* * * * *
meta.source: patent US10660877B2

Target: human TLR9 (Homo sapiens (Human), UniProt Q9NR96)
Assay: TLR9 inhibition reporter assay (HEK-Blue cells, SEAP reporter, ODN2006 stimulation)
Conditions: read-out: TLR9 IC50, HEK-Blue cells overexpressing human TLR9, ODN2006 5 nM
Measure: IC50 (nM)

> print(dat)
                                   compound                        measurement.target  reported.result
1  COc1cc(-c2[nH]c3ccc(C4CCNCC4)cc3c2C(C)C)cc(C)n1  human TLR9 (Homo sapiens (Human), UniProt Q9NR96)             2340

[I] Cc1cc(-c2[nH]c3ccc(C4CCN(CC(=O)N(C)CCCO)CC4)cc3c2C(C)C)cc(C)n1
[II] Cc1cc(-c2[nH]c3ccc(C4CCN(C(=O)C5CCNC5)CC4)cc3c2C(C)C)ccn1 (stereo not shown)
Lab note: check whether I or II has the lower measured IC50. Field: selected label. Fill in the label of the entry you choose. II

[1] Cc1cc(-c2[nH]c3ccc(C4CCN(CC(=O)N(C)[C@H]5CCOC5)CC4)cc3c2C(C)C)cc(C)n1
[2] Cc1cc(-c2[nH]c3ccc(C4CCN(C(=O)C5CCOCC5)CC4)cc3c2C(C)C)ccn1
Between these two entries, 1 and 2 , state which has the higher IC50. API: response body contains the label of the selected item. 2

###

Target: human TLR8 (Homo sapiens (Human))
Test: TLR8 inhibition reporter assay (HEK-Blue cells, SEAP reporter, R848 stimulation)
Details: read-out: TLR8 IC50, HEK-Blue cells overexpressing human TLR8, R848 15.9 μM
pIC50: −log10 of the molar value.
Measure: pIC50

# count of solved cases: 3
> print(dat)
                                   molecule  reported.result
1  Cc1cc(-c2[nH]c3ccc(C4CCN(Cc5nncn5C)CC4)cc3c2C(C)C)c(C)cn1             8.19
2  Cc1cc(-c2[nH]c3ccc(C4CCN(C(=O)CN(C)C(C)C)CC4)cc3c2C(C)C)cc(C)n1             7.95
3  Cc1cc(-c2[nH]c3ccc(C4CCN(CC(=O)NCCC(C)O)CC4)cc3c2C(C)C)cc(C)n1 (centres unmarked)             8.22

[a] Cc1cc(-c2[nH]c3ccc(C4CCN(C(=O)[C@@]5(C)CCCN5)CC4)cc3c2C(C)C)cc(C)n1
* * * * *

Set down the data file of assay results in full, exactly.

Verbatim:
meta.source: patent US10660877B2

Target: human TLR9 (Homo sapiens (Human), UniProt Q9NR96)
Assay: TLR9 inhibition reporter assay (HEK-Blue cells, SEAP reporter, ODN2006 stimulation)
Conditions: read-out: TLR9 IC50, HEK-Blue cells overexpressing human TLR9, ODN2006 5 nM
Measure: IC50 (nM)

> print(dat)
                                   compound                        measurement.target  reported.result
1  COc1cc(-c2[nH]c3ccc(C4CCNCC4)cc3c2C(C)C)cc(C)n1  human TLR9 (Homo sapiens (Human), UniProt Q9NR96)             2340

[I] Cc1cc(-c2[nH]c3ccc(C4CCN(CC(=O)N(C)CCCO)CC4)cc3c2C(C)C)cc(C)n1
[II] Cc1cc(-c2[nH]c3ccc(C4CCN(C(=O)C5CCNC5)CC4)cc3c2C(C)C)ccn1 (stereo not shown)
Lab note: check whether I or II has the lower measured IC50. Field: selected label. Fill in the label of the entry you choose. II

[1] Cc1cc(-c2[nH]c3ccc(C4CCN(CC(=O)N(C)[C@H]5CCOC5)CC4)cc3c2C(C)C)cc(C)n1
[2] Cc1cc(-c2[nH]c3ccc(C4CCN(C(=O)C5CCOCC5)CC4)cc3c2C(C)C)ccn1
Between these two entries, 1 and 2 , state which has the higher IC50. API: response body contains the label of the selected item. 2

###

Target: human TLR8 (Homo sapiens (Human))
Test: TLR8 inhibition reporter assay (HEK-Blue cells, SEAP reporter, R848 stimulation)
Details: read-out: TLR8 IC50, HEK-Blue cells overexpressing human TLR8, R848 15.9 μM
pIC50: −log10 of the molar value.
Measure: pIC50

# count of solved cases: 3
> print(dat)
                                   molecule  reported.result
1  Cc1cc(-c2[nH]c3ccc(C4CCN(Cc5nncn5C)CC4)cc3c2C(C)C)c(C)cn1             8.19
2  Cc1cc(-c2[nH]c3ccc(C4CCN(C(=O)CN(C)C(C)C)CC4)cc3c2C(C)C)cc(C)n1             7.95
3  Cc1cc(-c2[nH]c3ccc(C4CCN(CC(=O)NCCC(C)O)CC4)cc3c2C(C)C)cc(C)n1 (centres unmarked)             8.22

[a] Cc1cc(-c2[nH]c3ccc(C4CCN(C(=O)[C@@]5(C)CCCN5)CC4)cc3c2C(C)C)cc(C)n1